One of Crawfish's most famous clients was Capcom, who entrusted the studio with the Game Boy Color conversion of Street Fighter Alpha: Warrior's Dreams in 2000. The triumph of this venture led to another, more significant project. "The deal for Street Fighter Alpha 3 on the Game Boy Advance was great and the agreed royalty rate meant that it was going to be Crawfish's big break into the real money," explains Sheppard. "I was over the moon that I managed to sign such a deal, even meeting Capcom at their offices in Osaka. Unfortunately, for reasons that I am still unaware of, the development went horribly wrong and it not only missed the release date but also the release year. It shouldn't have happened; it was a conversion where we had access to the entire source — code and art — and even hired an additional programmer to solely write the run-time data compression which was crucial for quality graphics and sound. Capcom were rightly furious and summoned myself and Mike to a meeting with them at a trade show in 2002 — which wasn't pleasant — and we were told that the development fee was cut and the royalty effectively cancelled." Ironically, when the game was eventually released at the end of 2002, it gained widespread critical acclaim.

The spat with Capcom would have severe financial ramifications for Crawfish, as would the complexities of transitioning from one hardware generation to the next. For a company that was so heavily invested in Game Boy Color development, shifting focus to the brand new Game Boy Advance was not easy. "On one hand it was great that the handheld market was growing up and that Crawfish was in the best place to capitalize on this, but it also posed a unique problem," explains Sheppard. "New hardware always causes problems with games development, as publishers drop support for the existing hardware when new hardware is announced and delay signing titles until they can be sure that the new hardware is going to be successful. In the case of the GBA, this caused a lull in signing new titles and since Crawfish's focus was only on the Game Boy line, revenue suffered."

"Towards the end we had been given the opportunity to do an original story for an all-new Grand Theft Auto on the GBA"

Still, Crawfish's ability to turn the most basic of concepts into a living, breathing project didn't go unnoticed by publishers. This allowed the company to be more choosy about what it tackled, and also attracted more work. "Around the time as the GBA was establishing itself, we did actively go after some known titles as well, such as the Cinemaware and Bitmap Brothers games,"explains Merren. "A lot of the time a publisher would come to us asking for a pitch on a title, and we would put something together — sometimes within a matter of a day or two — and a week later we would be ready to sign the contract. Even within this though we still had a lot of creative freedom on titles. Ecks vs. Sever was an original design by Crawfish, which was worked on prior to the film even having a full greenlight." Such was the company's skill with creating original projects on humble hardware that the firm was entrusted with what is now one of the most popular video game franchises of all time. "Towards the end we had been given the opportunity to do an original story for an all-new Grand Theft Auto on the GBA," reveals Merren. "It was 4 months into production when the company closed."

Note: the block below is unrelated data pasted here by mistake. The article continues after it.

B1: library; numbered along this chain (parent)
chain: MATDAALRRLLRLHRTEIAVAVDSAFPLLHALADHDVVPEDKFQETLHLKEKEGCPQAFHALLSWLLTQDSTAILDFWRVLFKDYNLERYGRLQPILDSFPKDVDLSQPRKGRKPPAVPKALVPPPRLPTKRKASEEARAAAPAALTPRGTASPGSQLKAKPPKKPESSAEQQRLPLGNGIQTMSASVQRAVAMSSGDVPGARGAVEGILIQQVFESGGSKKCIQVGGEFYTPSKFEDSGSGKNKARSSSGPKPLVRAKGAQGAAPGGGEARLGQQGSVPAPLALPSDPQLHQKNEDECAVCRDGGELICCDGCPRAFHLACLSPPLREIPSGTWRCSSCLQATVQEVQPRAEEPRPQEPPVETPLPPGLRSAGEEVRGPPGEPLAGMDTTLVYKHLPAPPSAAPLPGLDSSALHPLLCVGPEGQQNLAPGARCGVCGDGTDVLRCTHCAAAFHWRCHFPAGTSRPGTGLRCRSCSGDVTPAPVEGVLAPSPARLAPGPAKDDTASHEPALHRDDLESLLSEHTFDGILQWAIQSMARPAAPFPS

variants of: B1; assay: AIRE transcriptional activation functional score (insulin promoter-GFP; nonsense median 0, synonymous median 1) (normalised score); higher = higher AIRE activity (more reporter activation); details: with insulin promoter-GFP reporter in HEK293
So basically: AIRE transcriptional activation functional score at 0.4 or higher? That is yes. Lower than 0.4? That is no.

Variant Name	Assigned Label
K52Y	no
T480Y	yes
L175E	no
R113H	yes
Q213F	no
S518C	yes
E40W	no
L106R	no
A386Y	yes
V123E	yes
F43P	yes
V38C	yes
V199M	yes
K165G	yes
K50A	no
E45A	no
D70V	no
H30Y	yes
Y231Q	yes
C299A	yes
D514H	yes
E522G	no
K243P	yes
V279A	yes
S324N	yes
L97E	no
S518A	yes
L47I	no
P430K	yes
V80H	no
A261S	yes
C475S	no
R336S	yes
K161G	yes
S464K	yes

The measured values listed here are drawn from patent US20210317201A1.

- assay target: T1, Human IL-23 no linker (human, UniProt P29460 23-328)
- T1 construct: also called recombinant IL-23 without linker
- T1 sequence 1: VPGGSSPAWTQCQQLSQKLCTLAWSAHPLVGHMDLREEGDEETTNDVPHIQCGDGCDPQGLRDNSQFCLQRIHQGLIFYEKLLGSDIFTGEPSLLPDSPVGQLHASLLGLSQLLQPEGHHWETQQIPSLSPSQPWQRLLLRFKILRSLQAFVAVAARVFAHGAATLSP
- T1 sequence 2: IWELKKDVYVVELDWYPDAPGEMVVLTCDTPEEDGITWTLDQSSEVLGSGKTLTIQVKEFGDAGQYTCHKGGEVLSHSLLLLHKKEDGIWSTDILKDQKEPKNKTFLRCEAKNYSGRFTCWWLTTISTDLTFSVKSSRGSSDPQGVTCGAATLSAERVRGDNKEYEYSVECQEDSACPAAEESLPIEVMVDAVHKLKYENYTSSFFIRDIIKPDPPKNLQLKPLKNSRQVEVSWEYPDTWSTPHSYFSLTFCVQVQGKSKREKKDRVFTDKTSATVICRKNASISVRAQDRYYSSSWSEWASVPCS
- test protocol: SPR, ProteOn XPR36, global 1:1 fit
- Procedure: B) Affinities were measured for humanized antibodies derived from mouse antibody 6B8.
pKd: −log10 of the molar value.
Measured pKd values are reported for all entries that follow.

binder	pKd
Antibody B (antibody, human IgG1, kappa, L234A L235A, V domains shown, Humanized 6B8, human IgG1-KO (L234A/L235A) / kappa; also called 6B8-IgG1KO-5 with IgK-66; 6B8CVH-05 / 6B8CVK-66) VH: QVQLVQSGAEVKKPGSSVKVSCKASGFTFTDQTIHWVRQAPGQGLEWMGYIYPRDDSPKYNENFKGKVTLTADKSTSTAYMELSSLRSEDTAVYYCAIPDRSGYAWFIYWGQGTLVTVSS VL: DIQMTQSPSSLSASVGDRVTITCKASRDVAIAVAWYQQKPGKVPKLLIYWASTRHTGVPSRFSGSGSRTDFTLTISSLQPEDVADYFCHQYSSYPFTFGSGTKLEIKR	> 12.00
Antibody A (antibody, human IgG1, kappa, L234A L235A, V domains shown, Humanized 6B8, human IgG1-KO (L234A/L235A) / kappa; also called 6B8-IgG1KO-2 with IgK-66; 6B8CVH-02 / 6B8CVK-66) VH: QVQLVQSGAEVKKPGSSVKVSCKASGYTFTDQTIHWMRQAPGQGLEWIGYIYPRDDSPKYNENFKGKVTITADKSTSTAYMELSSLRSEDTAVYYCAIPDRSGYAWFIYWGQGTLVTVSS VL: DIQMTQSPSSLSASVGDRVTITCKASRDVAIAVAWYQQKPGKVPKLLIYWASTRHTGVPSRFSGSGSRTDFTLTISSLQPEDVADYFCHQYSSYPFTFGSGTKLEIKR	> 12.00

Things became so dire that in 2002 Sheppard began to look for a buyer in order to save the company's fortunes. "I was in serious talks with a British developer towards the end of Crawfish's life as I knew that without something drastic we would cease trading," he recalls sadly. "It nearly happened but during my last meeting the deal fell through for certain reasons. I was stunned as I then knew that I had to cease trading the next day, laying off all employees and notifying the freelancers and suppliers. Perhaps my most depressing memory of the whole Crawfish saga was my train trip back from that final meeting on a wet, grey and miserable afternoon, ignoring the calls from my bank manager who was ringing to see how it went." Merren has equally sad memories. "It was awful, telling everyone it was over," he says. "I will never forget that. There were a few people that were in tears. Everyone went down the pub afterwards had a few drinks. The odd bit of gallows humour came out, but generally people drank a beer and sat in shock about what had happened."